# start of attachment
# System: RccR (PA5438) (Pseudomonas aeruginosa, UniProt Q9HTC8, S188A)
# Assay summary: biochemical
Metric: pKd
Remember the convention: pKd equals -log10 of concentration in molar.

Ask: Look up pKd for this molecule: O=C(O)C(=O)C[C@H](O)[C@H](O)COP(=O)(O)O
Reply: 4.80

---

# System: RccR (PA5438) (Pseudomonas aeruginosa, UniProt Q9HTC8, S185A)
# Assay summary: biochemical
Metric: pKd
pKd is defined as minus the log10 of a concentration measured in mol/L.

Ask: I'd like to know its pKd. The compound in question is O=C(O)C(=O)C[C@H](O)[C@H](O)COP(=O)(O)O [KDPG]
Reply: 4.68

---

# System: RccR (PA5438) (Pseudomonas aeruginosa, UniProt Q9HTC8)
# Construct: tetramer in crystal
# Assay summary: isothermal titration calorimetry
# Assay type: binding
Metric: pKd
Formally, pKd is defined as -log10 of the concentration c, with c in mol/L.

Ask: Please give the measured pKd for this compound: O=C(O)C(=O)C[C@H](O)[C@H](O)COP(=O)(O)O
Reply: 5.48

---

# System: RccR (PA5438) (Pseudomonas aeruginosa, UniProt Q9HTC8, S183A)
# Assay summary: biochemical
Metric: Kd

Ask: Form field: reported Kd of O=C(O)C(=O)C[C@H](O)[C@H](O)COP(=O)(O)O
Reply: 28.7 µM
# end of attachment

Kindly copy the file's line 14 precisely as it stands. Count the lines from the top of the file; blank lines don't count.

---